My best friend, Susan White, died of breast cancer in 2004. If you’ve read any of my Ellie Foreman books, you’ll recognize her. Curiously, she was the only character whom I lifted from real life: her name, her looks, her love of Celtic knots. I wrote the books while she was still alive. Before she was even diagnosed, as it happens. Eerie.
But this post isn’t about me, and it’s only indirectly about Susan.
A group of 25 indie authors, all women, got together to create an inspirational anthology, the proceeds of which will all go to Susan G Komen Breast Cancer Foundation. INDIE CHICKS: 25 PERSONAL STORIES is more memoir than anything else. As the editor, Cheryl Shireman says,
As women, one of our most powerful gifts is our ability to encourage one another. This book became our effort to encourage women across the world. Twenty-five women sharing stories that will make you laugh, inspire you, and maybe even make you cry. We began to dream that these stories would inspire other women to live the life they were meant to live.
I just bought mine and urge you to do the same. It’s a gem, and it’s only $1.99. Who knows? It just might hold the key to eliminating this horrible disease.
While I’m at it, I want to tell you about another gem. In my third Ellie novel, AN IMAGE OF DEATH, (which was dedicated to Susan, btw) I wrote about women whose choices had been taken away from them. What do you do when your back is up against the wall? How do you survive? One of my characters fell into the sex trafficking trade, which I described in a chapter or two. I didn’t go into depth– it was only a subplot.
Now, though, author Sibel Hodge (who also contributed to the above anthology) has released a searing, mesmerizing account of what it is like to be forced into the sex trade. Yes, it’s fiction, in the form of a diary, but TRAFFICKED has the ring of authenticity. And it’s so well-written I couldn’t put it down.
Here’s what Sibel says about it.
About five years ago I watched a mini series about girls from Eastern Europe who’d been trafficked. It haunted me for a long time, and then gradually it faded from my mind and I got on with my life. Then a little while ago I was sitting in a doctor’s surgery waiting for an appointment and picked up a magazine. Inside, was the story of one women who’d been trafficked.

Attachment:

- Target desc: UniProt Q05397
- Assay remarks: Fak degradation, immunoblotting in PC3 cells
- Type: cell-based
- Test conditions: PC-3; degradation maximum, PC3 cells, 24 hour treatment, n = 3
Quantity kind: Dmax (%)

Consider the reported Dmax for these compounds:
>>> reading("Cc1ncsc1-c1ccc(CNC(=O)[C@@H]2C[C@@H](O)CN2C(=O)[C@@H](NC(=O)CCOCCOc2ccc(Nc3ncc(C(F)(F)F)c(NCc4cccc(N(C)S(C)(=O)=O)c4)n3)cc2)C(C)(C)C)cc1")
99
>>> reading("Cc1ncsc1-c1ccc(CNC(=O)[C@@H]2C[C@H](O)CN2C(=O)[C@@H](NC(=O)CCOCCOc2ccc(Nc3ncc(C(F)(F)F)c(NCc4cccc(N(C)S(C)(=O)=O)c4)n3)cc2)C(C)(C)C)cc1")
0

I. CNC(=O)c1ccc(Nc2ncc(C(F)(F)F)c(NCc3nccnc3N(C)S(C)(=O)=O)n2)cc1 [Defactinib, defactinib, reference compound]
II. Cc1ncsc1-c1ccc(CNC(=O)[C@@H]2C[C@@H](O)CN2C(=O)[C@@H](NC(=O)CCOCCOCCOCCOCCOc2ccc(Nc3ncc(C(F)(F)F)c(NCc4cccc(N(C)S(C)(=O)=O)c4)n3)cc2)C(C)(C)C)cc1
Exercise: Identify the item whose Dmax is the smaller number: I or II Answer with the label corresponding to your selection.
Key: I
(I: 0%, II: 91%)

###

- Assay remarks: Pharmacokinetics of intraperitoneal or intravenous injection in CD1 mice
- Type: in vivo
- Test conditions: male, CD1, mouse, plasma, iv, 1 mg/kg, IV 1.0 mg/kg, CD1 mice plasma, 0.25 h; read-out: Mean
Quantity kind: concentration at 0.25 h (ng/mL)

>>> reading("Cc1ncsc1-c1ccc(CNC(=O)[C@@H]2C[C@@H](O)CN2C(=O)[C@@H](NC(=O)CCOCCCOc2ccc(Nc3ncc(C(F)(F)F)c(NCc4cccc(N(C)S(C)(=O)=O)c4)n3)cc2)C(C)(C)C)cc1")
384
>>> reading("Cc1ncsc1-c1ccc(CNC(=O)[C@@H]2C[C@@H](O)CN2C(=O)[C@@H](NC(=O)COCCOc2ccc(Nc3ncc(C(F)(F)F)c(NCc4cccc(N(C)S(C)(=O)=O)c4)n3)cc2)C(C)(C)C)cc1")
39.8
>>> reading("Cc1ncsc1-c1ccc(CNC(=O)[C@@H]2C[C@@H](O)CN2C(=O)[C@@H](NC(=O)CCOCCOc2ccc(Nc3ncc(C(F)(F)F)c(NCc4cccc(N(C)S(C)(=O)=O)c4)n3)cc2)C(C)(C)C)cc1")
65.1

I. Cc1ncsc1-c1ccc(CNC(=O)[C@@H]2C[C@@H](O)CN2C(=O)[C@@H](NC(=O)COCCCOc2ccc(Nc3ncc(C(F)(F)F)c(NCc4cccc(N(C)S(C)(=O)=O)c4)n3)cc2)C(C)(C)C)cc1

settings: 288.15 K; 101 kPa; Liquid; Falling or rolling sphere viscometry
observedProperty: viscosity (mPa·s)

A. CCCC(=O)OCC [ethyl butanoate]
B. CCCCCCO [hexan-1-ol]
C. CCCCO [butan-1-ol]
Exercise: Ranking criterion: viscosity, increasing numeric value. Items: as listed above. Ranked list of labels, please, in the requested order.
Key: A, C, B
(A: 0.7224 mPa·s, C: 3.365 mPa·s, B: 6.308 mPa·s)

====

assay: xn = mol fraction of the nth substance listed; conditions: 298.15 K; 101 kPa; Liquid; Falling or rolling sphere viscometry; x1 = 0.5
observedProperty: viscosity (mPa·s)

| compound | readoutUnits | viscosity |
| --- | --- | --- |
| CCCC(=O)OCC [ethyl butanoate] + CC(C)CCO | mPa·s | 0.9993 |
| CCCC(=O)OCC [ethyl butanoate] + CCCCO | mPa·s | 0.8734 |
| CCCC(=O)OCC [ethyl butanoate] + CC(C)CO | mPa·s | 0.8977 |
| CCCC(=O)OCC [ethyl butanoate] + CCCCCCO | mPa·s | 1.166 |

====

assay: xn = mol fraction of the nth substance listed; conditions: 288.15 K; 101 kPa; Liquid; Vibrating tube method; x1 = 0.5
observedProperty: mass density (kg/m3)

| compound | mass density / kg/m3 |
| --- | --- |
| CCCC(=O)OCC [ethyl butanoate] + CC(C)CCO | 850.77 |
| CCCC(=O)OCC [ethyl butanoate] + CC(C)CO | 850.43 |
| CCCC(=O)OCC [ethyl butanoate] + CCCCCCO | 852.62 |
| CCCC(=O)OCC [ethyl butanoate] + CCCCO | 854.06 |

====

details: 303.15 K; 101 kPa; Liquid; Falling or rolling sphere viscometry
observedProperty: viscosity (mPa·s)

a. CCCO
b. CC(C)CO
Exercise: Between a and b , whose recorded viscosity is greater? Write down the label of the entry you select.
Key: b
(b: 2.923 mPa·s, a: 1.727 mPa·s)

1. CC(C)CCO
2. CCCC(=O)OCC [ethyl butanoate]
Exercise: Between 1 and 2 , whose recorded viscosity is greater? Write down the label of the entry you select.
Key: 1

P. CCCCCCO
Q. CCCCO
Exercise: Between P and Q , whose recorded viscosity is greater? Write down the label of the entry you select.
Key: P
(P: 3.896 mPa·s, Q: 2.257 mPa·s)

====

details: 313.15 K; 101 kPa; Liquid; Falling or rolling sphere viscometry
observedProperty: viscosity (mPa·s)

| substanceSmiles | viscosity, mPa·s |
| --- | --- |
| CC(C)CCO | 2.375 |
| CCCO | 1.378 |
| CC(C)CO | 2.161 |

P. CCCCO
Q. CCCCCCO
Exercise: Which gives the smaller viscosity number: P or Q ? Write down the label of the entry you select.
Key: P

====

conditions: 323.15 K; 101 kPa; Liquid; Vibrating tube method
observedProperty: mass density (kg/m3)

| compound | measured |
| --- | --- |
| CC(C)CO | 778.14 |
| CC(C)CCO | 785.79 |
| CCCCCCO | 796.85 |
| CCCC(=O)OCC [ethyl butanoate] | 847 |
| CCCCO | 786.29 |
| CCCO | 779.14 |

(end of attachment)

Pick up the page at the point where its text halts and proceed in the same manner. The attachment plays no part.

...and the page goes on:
That got me thinking, and I started researching other victim’s stories. They were horrific, heart breaking, gut wrenching, and I knew this was a subject that, despite being such a global problem, a lot of people are unaware goes on. I really wanted to do something to raise awareness into the subject and Trafficked: The Diary of a Sex Slave was born.
Although the book is fictional, it’s inspired by these victim’s stories, and is a very sad global reality. In 2007 the US Department of State carried out a Trafficking in Persons report. The statistics shocked me to the core: 700,000-800,000 men, women and children trafficked across international borders each year, approximately 80% of which are women and girls, and up to 50% are minors. The figures will be a lot higher four years on.
I wanted Trafficked to be gritty, hard hitting, and tear-jerking. And I wanted it to make people really stop and think about this subject. I chose to write it in the form of a diary so the reader really feels every emotion – the fear, beatings, horror, desperation, hope, and faith. I wanted them to experience the ordeal through her eyes. Trafficked isn’t a read for the faint-hearted, but it’s a story that needs to be told. And if it makes you cry, or gets you pissed off, or makes you want to get even and do something about it, then I’ve done my job.
As far as I’m concerned, she’s done an outstanding job. This is a story you have to read. Btw, Sibel plans to donate some of the proceeds to anti-trafficking organizations.
So, when you’re looking around for something to read, I highly recommend both e-books. Not only are they absorbing reads, but they are supporting worthy causes that are close to my heart.
Susan would approve.